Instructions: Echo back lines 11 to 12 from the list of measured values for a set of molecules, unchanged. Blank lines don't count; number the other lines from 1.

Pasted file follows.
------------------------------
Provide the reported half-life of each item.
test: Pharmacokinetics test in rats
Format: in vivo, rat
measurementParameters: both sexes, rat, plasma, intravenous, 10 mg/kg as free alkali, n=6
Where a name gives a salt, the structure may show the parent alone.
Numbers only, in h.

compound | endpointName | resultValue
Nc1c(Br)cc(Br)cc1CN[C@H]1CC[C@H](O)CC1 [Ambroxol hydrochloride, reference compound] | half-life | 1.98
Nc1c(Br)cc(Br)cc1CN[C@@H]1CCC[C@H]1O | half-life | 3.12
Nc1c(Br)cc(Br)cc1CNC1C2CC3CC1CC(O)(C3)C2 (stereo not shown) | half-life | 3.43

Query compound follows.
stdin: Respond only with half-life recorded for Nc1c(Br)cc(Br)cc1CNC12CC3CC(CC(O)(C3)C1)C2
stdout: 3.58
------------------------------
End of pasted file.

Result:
Query compound follows.
stdin: Respond only with half-life recorded for Nc1c(Br)cc(Br)cc1CNC12CC3CC(CC(O)(C3)C1)C2